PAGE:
1818     Comparing Versions       1831

An Annotated Frankenstein  by Victoria Machado

I have changed no portion of the story, nor introduced any new ideas or circumstances…” Mary Shelley


With her introduction to her 1831 revised version, Mary Shelley created a new monster: the story of how she came to write Frankenstein.

Examining the two versions provokes the question of whether or not the changes were significant enough to alter the overall meaning of the work. The seemingly minor revisions  that establish Victor as the helpless victim of fate is achieved through very few lines, but if Victor is now the victim of fate, doesn't that dramatically change the meaning of the novel? In the first version, Victor seems incapable of controlling his creation because of his arrogance and cowardice. In the revised version, Victor's personality doesn't matter at all if fate controls all things.  

The changes in the characters are more obviously the result of changes from the Romantics to the Victorians in the types of characters found in novels of those eras.

An Annotated Frankenstein 


Volume One Chapter 6

Volume One Chapter 7

A Collection of Quotes

Contemporary Reviews of Frankenstein

Justine Moritz Character Analysis

Works Cited

Images of Justine

Monster Quotes

Frankenstein Adaptations

The Haunted Beach by Mary Robinson: An Explication

Do these qualify as "new ideas or circumstances" or can they be defined in other ways?


When Victor is about to leave for Scotland:

 Elizabeth in 1818: voices her regrets that as a woman she doesn’t have the opportunity to travel to enlarge her experience.

 Elizabeth in 1831: Just cries and waves bye bye.

Changes in Character

 Clerval in 1818: dreamer and poet

 Clerval in 1831: a colonial imperialist who loves enterprise, hardship, and danger 


Caroline Frankenstein in 1818: dies because she foolishly ignores advice to stay away from Elizabeth who is recovering from scarlet fever

Caroline Frankenstein in 1831: intentionally sacrifices her life to care for the ill Elizabeth


The Creature explains why he framed Justine

1818 version:

"Here, I thought, is one of those whose smiles are bestowed on all but me; she shall not escape: thanks to the lessons of Felix, and the sanguinary laws of man, I have learned how to work mischief. I approached her unperceived, and placed the portrait securely in one of the folds of her dress.” (1818 F: 97)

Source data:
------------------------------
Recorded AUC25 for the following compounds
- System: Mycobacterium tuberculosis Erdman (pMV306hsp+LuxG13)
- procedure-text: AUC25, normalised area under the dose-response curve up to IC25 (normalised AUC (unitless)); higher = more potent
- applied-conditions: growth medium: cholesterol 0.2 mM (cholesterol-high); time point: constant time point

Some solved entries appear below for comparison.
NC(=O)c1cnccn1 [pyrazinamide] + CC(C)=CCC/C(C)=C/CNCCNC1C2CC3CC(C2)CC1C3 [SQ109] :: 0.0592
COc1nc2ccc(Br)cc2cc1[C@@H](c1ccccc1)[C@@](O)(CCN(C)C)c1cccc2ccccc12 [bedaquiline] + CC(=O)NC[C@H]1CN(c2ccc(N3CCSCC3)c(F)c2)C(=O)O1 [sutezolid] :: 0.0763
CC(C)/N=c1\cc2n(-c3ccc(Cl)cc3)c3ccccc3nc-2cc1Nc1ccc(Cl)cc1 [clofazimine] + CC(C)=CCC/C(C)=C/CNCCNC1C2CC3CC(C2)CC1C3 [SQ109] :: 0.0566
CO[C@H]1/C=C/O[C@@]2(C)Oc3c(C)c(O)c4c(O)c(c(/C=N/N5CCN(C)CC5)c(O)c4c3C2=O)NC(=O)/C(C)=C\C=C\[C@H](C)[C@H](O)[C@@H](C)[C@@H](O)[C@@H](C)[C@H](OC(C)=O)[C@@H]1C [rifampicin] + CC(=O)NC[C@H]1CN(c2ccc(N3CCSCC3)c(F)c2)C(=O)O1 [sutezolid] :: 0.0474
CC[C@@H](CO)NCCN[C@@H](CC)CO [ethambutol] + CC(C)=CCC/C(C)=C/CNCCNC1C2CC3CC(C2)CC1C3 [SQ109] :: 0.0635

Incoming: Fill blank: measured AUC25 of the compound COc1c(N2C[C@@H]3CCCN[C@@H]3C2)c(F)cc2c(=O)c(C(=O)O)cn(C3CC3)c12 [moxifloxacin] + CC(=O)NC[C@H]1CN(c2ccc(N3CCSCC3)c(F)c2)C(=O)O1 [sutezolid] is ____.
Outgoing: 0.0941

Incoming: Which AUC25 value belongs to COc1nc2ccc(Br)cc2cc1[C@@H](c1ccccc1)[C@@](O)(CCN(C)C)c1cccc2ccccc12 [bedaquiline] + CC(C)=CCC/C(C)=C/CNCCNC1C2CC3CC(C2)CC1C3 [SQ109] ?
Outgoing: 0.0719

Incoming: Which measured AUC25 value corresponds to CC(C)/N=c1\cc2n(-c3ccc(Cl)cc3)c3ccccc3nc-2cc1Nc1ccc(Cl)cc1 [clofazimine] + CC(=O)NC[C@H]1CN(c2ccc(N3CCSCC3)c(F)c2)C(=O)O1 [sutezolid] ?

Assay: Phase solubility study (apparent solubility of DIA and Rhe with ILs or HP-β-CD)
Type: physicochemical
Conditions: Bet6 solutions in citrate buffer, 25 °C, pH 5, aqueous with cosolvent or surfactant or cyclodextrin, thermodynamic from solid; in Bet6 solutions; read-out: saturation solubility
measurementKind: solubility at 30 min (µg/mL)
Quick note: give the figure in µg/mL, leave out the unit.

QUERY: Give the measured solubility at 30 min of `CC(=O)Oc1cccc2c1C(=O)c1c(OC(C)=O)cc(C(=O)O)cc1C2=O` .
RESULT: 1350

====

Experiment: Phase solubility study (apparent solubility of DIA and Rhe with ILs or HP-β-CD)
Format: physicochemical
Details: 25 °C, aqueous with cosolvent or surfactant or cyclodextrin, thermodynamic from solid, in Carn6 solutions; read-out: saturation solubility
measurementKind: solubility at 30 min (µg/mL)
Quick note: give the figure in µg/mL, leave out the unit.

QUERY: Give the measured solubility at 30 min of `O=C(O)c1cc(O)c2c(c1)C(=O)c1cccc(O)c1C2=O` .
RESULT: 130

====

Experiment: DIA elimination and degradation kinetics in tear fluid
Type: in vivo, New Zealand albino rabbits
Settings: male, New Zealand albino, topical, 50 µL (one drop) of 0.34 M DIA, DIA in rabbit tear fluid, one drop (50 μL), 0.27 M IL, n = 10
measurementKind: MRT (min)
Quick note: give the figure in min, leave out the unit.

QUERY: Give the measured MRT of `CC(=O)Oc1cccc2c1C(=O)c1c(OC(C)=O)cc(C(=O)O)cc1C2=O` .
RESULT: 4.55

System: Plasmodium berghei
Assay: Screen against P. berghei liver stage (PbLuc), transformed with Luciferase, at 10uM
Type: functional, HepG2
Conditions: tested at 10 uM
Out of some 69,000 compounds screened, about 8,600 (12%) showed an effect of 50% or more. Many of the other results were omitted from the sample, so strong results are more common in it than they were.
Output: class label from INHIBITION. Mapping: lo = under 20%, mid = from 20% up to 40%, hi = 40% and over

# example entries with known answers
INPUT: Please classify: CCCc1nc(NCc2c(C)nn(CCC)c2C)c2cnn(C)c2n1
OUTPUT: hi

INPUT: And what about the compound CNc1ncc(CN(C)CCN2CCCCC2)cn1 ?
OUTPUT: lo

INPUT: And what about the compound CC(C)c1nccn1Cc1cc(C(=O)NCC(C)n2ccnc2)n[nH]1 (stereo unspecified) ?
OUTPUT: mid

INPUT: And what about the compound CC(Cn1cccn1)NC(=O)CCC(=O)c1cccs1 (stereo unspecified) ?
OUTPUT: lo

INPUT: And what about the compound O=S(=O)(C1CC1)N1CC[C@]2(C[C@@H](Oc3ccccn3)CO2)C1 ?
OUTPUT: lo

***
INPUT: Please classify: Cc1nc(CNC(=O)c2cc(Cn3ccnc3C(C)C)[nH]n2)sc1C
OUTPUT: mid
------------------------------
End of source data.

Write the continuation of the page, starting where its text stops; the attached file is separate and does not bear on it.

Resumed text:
1831 Version:

"Awake, fairest, thy lover is near--he who would give his life but  to obtain one look of affection from thine eyes: my beloved, awake!" The sleeper stirred; a thrill of terror ran through me. Should she indeed awake, and see me, and curse me, and denounce the murderer? Thus would she assuredly act…The

thought was madness; it stirred the fiend within me--not I, but she shall suffer: the murder that I have committed because I am forever robbed of all that she could give me, she shall atone. The crime had its source in her: be hers the punishment!" (1831 F: 143-144)

Elizabeth's powerful indictment of the justice system in 1818 version:
When one creature is murdered, another is immediately deprived
of life in a slow torturing manner; then the executioners, their hands yet reeking with the blood of innocence, believe that they have done a great deed. They call this retribution. Hateful name! When that word is pronounced, I know greater and more horrid punishments are going to be inflicted than the gloomiest tyrant has ever invented to satiate his utmost revenge. (1818 F: 56)


The indictment does not appear in any form in the 1831 version


Lines Spoken by Victor Frankenstein Regarding Fate and Destiny that only appear in the 1831 Version:

It was a strong effort of the spirit of good; but it was ineffectual. Destiny was too potent, and her immutable laws had decreed my utter and terrible destruction.”

“Chance--or rather the evil influence, the Angel of Destruction, which asserted omnipotent sway over me…”

“Such were the professor’s words--rather let me say such the words of fate, enounced to destroy me.”

“if thus inexorable fate be satisfied…”

and Spoken by Others

“Learn from me, dear lady, to submit in patience to the will of Heaven!” - Justine

“I think our placid home, and our contented hearts are regulated by those same immutable laws.” - Elizabeth